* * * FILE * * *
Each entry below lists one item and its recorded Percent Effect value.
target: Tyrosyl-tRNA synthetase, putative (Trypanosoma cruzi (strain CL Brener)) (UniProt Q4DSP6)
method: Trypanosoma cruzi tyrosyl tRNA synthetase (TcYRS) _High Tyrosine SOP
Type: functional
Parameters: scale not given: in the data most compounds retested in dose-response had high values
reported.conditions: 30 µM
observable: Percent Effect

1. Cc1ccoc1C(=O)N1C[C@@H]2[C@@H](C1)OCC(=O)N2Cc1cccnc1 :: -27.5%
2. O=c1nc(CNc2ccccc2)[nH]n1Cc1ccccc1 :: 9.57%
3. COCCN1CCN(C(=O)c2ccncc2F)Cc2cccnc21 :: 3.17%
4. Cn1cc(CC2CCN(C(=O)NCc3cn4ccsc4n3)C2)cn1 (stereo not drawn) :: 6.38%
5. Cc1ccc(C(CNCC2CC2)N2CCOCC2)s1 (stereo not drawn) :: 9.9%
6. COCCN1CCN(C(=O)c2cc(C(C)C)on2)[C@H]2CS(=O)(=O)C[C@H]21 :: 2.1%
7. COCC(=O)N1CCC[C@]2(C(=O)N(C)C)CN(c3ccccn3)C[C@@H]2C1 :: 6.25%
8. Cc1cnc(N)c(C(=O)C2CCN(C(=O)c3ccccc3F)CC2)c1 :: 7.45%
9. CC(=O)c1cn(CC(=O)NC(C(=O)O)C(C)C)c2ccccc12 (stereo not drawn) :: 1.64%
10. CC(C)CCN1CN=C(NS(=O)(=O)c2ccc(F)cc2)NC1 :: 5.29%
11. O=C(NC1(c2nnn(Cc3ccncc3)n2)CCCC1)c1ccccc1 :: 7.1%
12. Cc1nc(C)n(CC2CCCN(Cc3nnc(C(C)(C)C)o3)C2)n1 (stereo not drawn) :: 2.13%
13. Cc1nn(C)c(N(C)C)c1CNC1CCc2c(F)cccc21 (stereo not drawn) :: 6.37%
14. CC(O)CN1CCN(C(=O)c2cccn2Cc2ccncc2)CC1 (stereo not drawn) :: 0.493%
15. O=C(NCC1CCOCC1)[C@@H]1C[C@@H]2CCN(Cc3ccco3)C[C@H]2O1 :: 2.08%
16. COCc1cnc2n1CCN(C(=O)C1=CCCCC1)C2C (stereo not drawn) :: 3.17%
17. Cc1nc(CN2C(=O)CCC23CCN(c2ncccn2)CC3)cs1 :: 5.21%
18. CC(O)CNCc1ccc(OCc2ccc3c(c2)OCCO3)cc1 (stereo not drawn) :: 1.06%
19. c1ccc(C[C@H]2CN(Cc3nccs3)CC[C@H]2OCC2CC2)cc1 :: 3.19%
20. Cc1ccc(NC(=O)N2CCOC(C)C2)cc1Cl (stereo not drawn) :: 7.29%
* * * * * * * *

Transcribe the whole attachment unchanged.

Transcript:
Each entry below lists one item and its recorded Percent Effect value.
target: Tyrosyl-tRNA synthetase, putative (Trypanosoma cruzi (strain CL Brener)) (UniProt Q4DSP6)
method: Trypanosoma cruzi tyrosyl tRNA synthetase (TcYRS) _High Tyrosine SOP
Type: functional
Parameters: scale not given: in the data most compounds retested in dose-response had high values
reported.conditions: 30 µM
observable: Percent Effect

1. Cc1ccoc1C(=O)N1C[C@@H]2[C@@H](C1)OCC(=O)N2Cc1cccnc1 :: -27.5%
2. O=c1nc(CNc2ccccc2)[nH]n1Cc1ccccc1 :: 9.57%
3. COCCN1CCN(C(=O)c2ccncc2F)Cc2cccnc21 :: 3.17%
4. Cn1cc(CC2CCN(C(=O)NCc3cn4ccsc4n3)C2)cn1 (stereo not drawn) :: 6.38%
5. Cc1ccc(C(CNCC2CC2)N2CCOCC2)s1 (stereo not drawn) :: 9.9%
6. COCCN1CCN(C(=O)c2cc(C(C)C)on2)[C@H]2CS(=O)(=O)C[C@H]21 :: 2.1%
7. COCC(=O)N1CCC[C@]2(C(=O)N(C)C)CN(c3ccccn3)C[C@@H]2C1 :: 6.25%
8. Cc1cnc(N)c(C(=O)C2CCN(C(=O)c3ccccc3F)CC2)c1 :: 7.45%
9. CC(=O)c1cn(CC(=O)NC(C(=O)O)C(C)C)c2ccccc12 (stereo not drawn) :: 1.64%
10. CC(C)CCN1CN=C(NS(=O)(=O)c2ccc(F)cc2)NC1 :: 5.29%
11. O=C(NC1(c2nnn(Cc3ccncc3)n2)CCCC1)c1ccccc1 :: 7.1%
12. Cc1nc(C)n(CC2CCCN(Cc3nnc(C(C)(C)C)o3)C2)n1 (stereo not drawn) :: 2.13%
13. Cc1nn(C)c(N(C)C)c1CNC1CCc2c(F)cccc21 (stereo not drawn) :: 6.37%
14. CC(O)CN1CCN(C(=O)c2cccn2Cc2ccncc2)CC1 (stereo not drawn) :: 0.493%
15. O=C(NCC1CCOCC1)[C@@H]1C[C@@H]2CCN(Cc3ccco3)C[C@H]2O1 :: 2.08%
16. COCc1cnc2n1CCN(C(=O)C1=CCCCC1)C2C (stereo not drawn) :: 3.17%
17. Cc1nc(CN2C(=O)CCC23CCN(c2ncccn2)CC3)cs1 :: 5.21%
18. CC(O)CNCc1ccc(OCc2ccc3c(c2)OCCO3)cc1 (stereo not drawn) :: 1.06%
19. c1ccc(C[C@H]2CN(Cc3nccs3)CC[C@H]2OCC2CC2)cc1 :: 3.19%
20. Cc1ccc(NC(=O)N2CCOC(C)C2)cc1Cl (stereo not drawn) :: 7.29%